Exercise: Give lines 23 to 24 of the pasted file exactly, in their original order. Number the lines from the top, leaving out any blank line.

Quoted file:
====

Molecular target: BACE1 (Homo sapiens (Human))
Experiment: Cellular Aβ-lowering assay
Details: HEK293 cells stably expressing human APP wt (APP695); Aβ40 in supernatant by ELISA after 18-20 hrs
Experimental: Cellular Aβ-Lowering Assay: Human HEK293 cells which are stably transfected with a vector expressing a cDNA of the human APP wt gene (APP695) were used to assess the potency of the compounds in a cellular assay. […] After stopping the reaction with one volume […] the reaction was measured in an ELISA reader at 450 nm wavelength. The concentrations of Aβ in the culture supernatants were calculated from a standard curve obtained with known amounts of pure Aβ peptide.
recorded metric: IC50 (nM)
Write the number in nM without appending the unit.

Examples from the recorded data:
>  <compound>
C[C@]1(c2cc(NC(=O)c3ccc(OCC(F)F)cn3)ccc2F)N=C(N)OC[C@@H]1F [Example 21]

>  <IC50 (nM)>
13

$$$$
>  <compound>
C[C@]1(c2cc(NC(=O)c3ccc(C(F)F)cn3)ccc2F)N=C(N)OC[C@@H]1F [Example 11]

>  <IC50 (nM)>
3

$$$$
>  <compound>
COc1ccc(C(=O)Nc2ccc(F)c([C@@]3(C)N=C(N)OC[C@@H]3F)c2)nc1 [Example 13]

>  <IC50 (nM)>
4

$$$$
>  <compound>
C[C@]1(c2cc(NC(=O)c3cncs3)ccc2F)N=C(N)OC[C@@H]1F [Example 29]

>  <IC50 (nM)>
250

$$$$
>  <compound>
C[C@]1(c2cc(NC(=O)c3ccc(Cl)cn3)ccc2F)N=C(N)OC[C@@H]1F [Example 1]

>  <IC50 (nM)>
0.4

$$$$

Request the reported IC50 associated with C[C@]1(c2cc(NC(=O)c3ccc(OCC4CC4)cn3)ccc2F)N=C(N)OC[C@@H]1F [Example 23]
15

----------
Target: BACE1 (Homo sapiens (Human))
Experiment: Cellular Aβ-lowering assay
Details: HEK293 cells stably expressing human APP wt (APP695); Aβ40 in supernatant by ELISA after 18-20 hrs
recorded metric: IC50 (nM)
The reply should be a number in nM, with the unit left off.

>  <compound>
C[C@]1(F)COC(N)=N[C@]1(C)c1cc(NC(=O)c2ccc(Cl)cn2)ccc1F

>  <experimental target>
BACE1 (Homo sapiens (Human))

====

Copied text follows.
>  <compound>
C[C@]1(c2cc(NC(=O)c3cncs3)ccc2F)N=C(N)OC[C@@H]1F [Example 29]